There is one more thing that makes her important, and that is the combination of her martial prowess and her appearance: unlike the vast majority of female warrior-type characters you’d find on TV, she looks actually strong and not just pretty and petite. To be clear, there is nothing wrong with being pretty and petite, but a real-life fighter would look rather like this than like a “Hollywood beauty”. Therefore, it would be much more logical to have more characters who look like her than less. (To be fair, the same may apply to men as well, but to a lesser degree.) The action scenes in “The Siege” owed much to the fact that when Cara was throwing people around the room, it looked perfectly believable.

I probably cannot avoid mentioning in this context the recent social media controversy surrounding Cara Dune’s actress, Gina Carano. Several of the actress’s recent tweets were seen as spreading fake news about mask-wearing and questioning the results of the US elections. That led a notable number of fans to call upon Disney to remove Carano from the show. As of now all of this has been happening outside official channels. It would, of course, be ideal if everything could be settled peacefully (say, Gina Carano being more mindful of how impactful her voice as a celebrity can be and reserving her opinions on fields she is not an expert on). TV companies should not be placed in front of the dilemma of where to set the line between uncalled-for censorship and indirectly signal-boosting the spread of harmful messages.

Whereas Cara Dune is by no means a necessary character, she has been a good addition to the show and Gina Carano’s performance has been worthy of recognition. Having her also in the future of The Mandalorian would only enrichen the story.

Darkness Hiding In The Outer Rim

A few words about worldbuilding. The series as a whole continues to maintain the atmosphere of the Outer Rim being the wild frontier disconnected from the big bright centre of the Galaxy. “The Siege” only emphasised this aspect. We can see Moff Gideon as being fairly safe conducting his experiments outside the New Republic’s scope. The Core Worlds justice cannot oversee this region without local support, but the locals would prefer to keep to themselves. They may, however, also deal with the problems themselves – through people like The Mandalorian‘s protagonists.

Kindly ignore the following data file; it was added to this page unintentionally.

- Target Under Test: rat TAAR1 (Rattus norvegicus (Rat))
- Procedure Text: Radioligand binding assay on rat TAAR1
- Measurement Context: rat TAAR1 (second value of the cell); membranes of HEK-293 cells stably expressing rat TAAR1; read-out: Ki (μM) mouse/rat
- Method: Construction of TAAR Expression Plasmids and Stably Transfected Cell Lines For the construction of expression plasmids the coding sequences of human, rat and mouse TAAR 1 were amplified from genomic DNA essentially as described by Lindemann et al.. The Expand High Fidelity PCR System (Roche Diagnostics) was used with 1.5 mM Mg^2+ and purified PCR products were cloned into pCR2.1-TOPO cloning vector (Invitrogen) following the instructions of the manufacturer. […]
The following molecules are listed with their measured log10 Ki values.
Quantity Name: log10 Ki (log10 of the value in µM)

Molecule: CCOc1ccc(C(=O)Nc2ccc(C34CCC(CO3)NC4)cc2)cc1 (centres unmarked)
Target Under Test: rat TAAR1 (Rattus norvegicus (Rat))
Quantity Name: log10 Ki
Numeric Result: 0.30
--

The episode ended on an ominous note and showed us what to expect next. Moff Gideon is having some big sinister plan going on. Something involving lots of black armour suits and blood transfusion from Force-sensitive beings. Is he making himself an army of Force-sensitive “Dark Troopers”? It would be even cooler if he were also infusing himself with the Force, which, combined with the Darksaber already in his possession, would make him into a sort-of-Jedi (Sith). But we shall just have to see what exactly happens.

In any case, there is much to look forward to. One looming threat is that Din, with the homing beacon aboard his ship, is now on his way to see Ahsoka Tano. Moff Gideon and his people will now get the chance to find more than one Force-sensitive (although perhaps they need the Baby specifically). At the same time, we know that Bo-Katan left to deal with Gideon herself. We can expect a big showdown when this all has come together.

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Rostislav Kurka
Rostislav is a Protestant theologian and a self-trained Sith, counting Jan Hus, Dorothee Sölle, Darth Revan and Darth Traya among his main influences. He hails from the hundred-towered city of Prague, where he had spent a large part of his life creating worlds and inspiring young generations to roleplay. His involvement in organising children's camps led him to accidentally writing a Lord of the Rings musical, which made him temporarily famous, and a Three Musketeer-Jedi fanfilm, which didn't. He has recently moved to the frozen waste of Finland, because that's it, the Rebels are there.